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Thankfulness List: Farmer’s Edition

I am thankful for all the sunny days, which helped the crops grow and made working outside pleasant.

I am thankful for all the rainy days, which helped the crops grow and made working inside pleasant.

I am thankful for the giant snowstorm this spring, which I can complain about for twenty years before we get another one.

I am thankful that our goats had successful pregnancies this year, which gave us a whole lot of milk to drink.

I am thankful for Nesquik, which tastes great in goat’s milk.

I am thankful that I am healthy enough to clean the chicken coops, which builds character.

I am thankful for all the times that I am not cleaning the chicken coops.

I am thankful for being able to see progress as we work on the farm and the store, which keeps me motivated to keep making more progress.

I am thankful for all of the people that encourage us to keep working on the store, whether it be neighbors or customers or the people who drive by with their heads turned toward the store. You all encourage me to keep making progress, too.

I am thankful for a very long, nearly unachievable to do list, which makes it so that I am never ever bored. Ever.

I am thankful that, despite all of the things we worked on, we did not have any serious injuries or dismemberments, which is why I am still able to type this thankfulness list.

I am thankful for all the people we met through various farming activities, including the summer produce program and the random people I get talking to and find out that they have goats too. You all are really fun to share things with, whether it be produce, baked goods, eggs, honey, stories, or laughs.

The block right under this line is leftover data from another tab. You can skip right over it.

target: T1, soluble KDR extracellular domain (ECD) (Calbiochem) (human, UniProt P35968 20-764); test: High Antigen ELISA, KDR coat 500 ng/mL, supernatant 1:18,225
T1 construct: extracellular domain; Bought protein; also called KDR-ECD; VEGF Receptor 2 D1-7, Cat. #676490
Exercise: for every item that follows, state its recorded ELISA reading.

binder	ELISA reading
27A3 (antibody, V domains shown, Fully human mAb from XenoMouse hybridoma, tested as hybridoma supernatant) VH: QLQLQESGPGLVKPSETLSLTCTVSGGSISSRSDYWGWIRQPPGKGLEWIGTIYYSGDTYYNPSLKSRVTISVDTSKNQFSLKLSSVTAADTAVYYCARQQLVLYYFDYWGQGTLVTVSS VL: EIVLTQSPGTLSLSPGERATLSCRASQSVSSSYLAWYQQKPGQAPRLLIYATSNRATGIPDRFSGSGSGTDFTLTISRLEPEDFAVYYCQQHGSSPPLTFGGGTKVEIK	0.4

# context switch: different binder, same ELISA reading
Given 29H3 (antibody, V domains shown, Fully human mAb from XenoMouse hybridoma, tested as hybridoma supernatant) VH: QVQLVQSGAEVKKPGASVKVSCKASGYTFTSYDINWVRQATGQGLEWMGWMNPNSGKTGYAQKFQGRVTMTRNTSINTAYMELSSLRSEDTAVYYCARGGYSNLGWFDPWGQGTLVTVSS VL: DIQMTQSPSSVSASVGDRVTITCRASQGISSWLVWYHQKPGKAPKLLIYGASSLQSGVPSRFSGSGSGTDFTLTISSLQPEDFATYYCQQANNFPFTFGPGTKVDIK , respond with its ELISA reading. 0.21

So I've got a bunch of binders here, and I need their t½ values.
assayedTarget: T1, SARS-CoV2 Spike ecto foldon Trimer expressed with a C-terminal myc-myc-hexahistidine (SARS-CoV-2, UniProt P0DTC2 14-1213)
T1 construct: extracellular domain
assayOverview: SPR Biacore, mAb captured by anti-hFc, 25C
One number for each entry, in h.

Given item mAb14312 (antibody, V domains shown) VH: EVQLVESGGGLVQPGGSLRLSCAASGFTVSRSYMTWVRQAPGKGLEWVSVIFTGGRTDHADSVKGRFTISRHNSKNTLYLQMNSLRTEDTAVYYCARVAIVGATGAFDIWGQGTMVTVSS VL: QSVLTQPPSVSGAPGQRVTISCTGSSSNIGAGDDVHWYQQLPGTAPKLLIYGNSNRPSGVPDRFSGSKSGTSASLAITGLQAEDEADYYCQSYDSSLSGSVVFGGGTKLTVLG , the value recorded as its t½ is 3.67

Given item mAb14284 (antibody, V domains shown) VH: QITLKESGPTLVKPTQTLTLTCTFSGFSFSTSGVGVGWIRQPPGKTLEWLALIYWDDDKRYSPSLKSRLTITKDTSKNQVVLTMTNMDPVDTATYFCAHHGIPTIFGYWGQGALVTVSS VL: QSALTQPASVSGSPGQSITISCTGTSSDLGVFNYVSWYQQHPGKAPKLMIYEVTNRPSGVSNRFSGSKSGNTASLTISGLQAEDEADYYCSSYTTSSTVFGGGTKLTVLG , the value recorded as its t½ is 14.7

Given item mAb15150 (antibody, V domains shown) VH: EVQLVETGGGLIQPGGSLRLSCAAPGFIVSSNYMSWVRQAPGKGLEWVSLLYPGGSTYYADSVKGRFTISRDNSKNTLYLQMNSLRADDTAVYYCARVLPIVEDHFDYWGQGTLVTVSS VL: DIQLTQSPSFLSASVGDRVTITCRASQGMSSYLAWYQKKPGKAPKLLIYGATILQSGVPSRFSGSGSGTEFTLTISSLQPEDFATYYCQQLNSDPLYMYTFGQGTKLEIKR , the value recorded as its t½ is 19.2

I am thankful for pie.

I am thankful to all of our customers, whose smiles remind me frequently why I like doing this whole farm thing.

I am thankful to my family, who either supports this farm venture or is waist deep in it with me.

I am thankful for the baby girl that God blessed my wife and I with this summer. It will really help to have another laborer on the farm.


I am thankful for my savior Jesus Christ, who died on the cross in my place.

I am thankful for the Bible, which teaches me everything I need to know about life and godliness.

And I am thankful for the Holy Spirit, which works on my heart to overcome my unbelief and increase my ability to live more like Christ.




Lessons from the Farm

One of my favorite parts of the farm, which really is one of my favorite parts of life, is learning the life lessons that seem to come up all the time. Some of these lessons are like low hanging fruit. They are easy to see and just begging us to learn them. Even if we don’t see this low hanging fruit, we run the risk of running right into it anyway. And some of these lessons are a little higher up on the tree, and if we want to enjoy the benefits of them we have to get a ladder or climb the tree and go up there to get them.

Of all these fruity lessons that are constantly ripening and waiting to be picked, I find myself frequently bumping my head on the low hanging fruits of delayed gratification. I always knew that delayed gratification was often a fine thing, noble even, but this farming venture has made me get up close and personal with it.